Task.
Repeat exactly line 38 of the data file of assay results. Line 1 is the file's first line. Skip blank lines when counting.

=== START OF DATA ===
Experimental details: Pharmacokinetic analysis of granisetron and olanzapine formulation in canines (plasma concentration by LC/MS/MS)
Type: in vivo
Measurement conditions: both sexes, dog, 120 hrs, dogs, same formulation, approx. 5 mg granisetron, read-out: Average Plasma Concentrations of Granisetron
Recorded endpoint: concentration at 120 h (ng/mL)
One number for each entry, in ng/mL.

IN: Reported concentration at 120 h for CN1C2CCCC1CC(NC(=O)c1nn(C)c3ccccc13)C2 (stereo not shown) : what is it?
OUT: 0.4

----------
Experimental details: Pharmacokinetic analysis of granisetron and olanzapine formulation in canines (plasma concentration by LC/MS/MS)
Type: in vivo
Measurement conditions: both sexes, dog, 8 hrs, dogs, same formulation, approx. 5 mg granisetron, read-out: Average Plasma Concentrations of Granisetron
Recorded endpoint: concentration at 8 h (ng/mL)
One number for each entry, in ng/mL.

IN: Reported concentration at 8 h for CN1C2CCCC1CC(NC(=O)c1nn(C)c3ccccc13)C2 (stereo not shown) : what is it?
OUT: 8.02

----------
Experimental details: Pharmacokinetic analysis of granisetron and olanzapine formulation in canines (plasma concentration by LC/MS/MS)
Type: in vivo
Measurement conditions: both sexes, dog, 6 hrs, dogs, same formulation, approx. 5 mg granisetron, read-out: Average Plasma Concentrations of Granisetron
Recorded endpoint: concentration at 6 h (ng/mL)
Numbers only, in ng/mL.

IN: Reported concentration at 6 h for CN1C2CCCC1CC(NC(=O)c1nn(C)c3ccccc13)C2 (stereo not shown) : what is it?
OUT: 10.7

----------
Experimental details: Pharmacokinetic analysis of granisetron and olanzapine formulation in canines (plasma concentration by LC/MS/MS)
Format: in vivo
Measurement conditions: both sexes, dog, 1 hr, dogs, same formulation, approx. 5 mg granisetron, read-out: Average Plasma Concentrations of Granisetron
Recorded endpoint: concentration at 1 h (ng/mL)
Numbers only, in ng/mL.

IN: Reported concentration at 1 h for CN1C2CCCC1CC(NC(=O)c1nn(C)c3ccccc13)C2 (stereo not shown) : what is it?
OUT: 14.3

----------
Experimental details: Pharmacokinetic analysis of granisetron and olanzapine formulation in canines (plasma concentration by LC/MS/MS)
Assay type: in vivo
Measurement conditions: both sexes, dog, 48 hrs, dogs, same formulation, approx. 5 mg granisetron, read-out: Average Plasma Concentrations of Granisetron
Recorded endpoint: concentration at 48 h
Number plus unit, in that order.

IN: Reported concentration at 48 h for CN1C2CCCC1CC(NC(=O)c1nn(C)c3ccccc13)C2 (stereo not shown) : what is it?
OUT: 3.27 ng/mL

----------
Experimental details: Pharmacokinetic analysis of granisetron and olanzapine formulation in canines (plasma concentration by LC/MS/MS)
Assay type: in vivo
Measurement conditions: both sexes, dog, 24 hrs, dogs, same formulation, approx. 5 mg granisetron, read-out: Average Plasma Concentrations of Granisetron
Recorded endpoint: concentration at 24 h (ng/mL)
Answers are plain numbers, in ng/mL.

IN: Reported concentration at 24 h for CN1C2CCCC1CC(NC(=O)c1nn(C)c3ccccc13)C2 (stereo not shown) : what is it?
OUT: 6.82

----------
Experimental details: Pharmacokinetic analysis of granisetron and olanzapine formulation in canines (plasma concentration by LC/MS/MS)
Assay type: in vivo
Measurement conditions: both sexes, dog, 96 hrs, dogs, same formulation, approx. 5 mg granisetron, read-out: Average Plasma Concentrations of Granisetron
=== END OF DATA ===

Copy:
IN: Reported concentration at 48 h for CN1C2CCCC1CC(NC(=O)c1nn(C)c3ccccc13)C2 (stereo not shown) : what is it?